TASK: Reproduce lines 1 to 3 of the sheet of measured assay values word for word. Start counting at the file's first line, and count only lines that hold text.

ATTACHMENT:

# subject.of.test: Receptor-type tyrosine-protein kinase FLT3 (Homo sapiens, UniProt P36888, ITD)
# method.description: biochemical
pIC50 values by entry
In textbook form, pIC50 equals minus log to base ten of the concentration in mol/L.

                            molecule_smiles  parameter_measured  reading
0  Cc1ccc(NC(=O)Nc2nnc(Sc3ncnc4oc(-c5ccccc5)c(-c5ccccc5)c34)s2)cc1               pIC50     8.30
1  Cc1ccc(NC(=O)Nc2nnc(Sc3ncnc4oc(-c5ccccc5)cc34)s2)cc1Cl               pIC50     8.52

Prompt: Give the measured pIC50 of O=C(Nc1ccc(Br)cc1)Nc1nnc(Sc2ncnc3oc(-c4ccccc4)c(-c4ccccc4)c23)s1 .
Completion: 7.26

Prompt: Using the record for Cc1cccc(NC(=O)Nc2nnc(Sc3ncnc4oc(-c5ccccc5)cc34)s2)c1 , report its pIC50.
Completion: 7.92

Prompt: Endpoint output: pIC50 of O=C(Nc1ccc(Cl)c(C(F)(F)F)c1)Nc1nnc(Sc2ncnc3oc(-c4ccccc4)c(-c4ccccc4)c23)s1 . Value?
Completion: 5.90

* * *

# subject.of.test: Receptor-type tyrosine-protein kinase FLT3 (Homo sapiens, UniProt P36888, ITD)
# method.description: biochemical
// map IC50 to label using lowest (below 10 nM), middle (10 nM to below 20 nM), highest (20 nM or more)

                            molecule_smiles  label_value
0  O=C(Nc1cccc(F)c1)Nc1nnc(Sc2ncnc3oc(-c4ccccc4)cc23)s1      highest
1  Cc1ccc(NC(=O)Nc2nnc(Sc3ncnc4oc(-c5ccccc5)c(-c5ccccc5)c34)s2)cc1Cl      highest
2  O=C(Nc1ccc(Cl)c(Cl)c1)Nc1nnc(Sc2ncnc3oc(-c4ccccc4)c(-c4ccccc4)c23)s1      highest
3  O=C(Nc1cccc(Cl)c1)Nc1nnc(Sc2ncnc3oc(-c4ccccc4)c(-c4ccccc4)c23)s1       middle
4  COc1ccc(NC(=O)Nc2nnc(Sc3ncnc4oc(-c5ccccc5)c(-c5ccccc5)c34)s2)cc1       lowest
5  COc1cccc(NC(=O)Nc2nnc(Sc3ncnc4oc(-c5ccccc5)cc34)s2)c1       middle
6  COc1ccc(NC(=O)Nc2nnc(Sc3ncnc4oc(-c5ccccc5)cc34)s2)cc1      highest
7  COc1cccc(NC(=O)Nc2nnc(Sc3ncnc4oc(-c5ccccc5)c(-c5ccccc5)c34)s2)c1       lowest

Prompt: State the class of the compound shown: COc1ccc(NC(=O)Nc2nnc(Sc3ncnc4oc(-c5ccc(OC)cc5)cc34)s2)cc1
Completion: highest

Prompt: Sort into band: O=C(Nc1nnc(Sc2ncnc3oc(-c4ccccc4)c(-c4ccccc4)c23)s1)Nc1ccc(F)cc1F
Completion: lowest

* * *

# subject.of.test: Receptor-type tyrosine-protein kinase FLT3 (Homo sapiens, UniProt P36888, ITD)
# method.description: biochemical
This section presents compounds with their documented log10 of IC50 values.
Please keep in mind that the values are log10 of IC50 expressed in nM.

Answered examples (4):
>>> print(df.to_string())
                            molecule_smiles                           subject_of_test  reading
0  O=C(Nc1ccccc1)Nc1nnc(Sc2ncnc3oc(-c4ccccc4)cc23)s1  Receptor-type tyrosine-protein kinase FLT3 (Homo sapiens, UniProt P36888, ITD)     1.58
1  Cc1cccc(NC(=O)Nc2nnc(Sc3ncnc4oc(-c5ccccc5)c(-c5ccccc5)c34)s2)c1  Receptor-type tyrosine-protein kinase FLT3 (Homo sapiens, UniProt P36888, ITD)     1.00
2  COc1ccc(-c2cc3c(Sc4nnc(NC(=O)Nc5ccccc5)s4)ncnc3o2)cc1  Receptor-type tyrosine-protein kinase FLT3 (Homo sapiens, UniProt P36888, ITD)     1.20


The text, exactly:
# subject.of.test: Receptor-type tyrosine-protein kinase FLT3 (Homo sapiens, UniProt P36888, ITD)
# method.description: biochemical
pIC50 values by entry